Making sure that your family and friends are aware of the symptoms of carbon monoxide poisoning is vital. Share with them what to look out for. You can also use this printable information poster to explain the dangers and to make sure they are prepared if a CO emergency situation arises.
- Make sure rooms and heaters are well ventilated
- Have your chimneys and flues checked regularly
- Make sure solid fuel appliances are maintained and serviced regularly by a reputable, registered engineer
- Do not leave petrol mowers or car engines running in a garage or enclosed space
- Avoid using barbeques in an enclosed space such as a tent, caravan or inside your home
- Buy a carbon monoxide detector.
What Do I Do if My Carbon Monoxide Detector Goes Off or I Suspect a Leak?
- Open the doors and windows to ventilate the area
- Turn off all fuel appliances and the mains gas supply if you can
- Evacuate the property immediately leaving the doors and windows open (make sure everybody is accounted for)
- Call Gas Emergency Services: 0800 111 999. If you believe that the source of carbon monoxide is not a gas appliance, contact either:
- Oftec (oil) - 0845 658 5080 or
- HETAS (solid fuel) - 0845 634 5626
- Get medical help immediately for anyone suffering the effects of carbon monoxide poisoning (headache, nausea), and advise that carbon monoxide poisoning is suspected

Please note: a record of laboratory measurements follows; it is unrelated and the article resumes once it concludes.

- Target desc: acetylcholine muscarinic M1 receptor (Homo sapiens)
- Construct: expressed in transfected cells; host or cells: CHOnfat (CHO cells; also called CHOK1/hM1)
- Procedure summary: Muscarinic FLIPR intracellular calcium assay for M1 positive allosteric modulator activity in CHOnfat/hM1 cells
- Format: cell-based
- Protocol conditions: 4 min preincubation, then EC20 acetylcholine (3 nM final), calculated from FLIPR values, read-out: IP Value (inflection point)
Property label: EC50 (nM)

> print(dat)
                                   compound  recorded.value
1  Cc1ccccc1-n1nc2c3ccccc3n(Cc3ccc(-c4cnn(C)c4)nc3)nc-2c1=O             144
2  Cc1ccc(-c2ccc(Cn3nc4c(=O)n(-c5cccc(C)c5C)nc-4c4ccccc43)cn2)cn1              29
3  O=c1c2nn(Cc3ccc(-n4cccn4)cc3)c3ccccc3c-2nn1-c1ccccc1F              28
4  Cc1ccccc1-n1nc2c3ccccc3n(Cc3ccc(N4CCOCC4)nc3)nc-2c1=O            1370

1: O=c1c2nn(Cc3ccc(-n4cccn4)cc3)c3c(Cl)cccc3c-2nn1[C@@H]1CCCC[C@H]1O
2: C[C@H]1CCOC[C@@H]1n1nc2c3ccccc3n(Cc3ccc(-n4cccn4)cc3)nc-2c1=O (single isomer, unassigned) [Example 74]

- Do not re-enter the property until it has been declared safe
- If a faulty gas appliance has been identified call Gas Safe Register - 0800 408 5500 - who will give you names of registered engineers in your area or check here
Many of the Fire Services in the UK have carbon monoxide testing equipment and can be called in emergencies
Reviewed: 17/10/2017 (doc:49 V1.0). Our articles are reviewed regularly. However, any changes made to standards or legislation following the review date will not have been considered. Please note that we provide abridged, easy-to-understand guidance. To make detailed decisions about your fire safety provisions, you might require further advice or need to consult the full standards and legislation.